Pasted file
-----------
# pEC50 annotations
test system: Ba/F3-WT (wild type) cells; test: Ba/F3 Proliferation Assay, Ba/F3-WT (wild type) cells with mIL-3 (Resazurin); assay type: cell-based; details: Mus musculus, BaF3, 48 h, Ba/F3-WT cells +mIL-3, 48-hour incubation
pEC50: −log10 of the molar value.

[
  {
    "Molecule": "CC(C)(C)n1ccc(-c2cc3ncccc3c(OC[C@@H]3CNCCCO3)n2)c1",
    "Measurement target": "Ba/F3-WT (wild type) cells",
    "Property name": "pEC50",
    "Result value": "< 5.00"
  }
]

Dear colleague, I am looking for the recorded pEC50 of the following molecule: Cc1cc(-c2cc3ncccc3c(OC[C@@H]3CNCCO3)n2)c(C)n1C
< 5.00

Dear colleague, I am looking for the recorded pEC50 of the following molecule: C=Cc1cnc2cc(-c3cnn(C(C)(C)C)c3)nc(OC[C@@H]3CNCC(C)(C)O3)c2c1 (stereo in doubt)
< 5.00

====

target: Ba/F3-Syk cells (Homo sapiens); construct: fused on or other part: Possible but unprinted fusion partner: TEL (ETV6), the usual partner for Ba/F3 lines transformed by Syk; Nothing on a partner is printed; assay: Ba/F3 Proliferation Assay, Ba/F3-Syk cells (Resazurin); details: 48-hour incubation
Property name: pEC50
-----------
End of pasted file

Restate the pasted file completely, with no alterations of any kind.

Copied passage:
# pEC50 annotations
test system: Ba/F3-WT (wild type) cells; test: Ba/F3 Proliferation Assay, Ba/F3-WT (wild type) cells with mIL-3 (Resazurin); assay type: cell-based; details: Mus musculus, BaF3, 48 h, Ba/F3-WT cells +mIL-3, 48-hour incubation
pEC50: −log10 of the molar value.

[
  {
    "Molecule": "CC(C)(C)n1ccc(-c2cc3ncccc3c(OC[C@@H]3CNCCCO3)n2)c1",
    "Measurement target": "Ba/F3-WT (wild type) cells",
    "Property name": "pEC50",
    "Result value": "< 5.00"
  }
]

Dear colleague, I am looking for the recorded pEC50 of the following molecule: Cc1cc(-c2cc3ncccc3c(OC[C@@H]3CNCCO3)n2)c(C)n1C
< 5.00

Dear colleague, I am looking for the recorded pEC50 of the following molecule: C=Cc1cnc2cc(-c3cnn(C(C)(C)C)c3)nc(OC[C@@H]3CNCC(C)(C)O3)c2c1 (stereo in doubt)
< 5.00

====

target: Ba/F3-Syk cells (Homo sapiens); construct: fused on or other part: Possible but unprinted fusion partner: TEL (ETV6), the usual partner for Ba/F3 lines transformed by Syk; Nothing on a partner is printed; assay: Ba/F3 Proliferation Assay, Ba/F3-Syk cells (Resazurin); details: 48-hour incubation
Property name: pEC50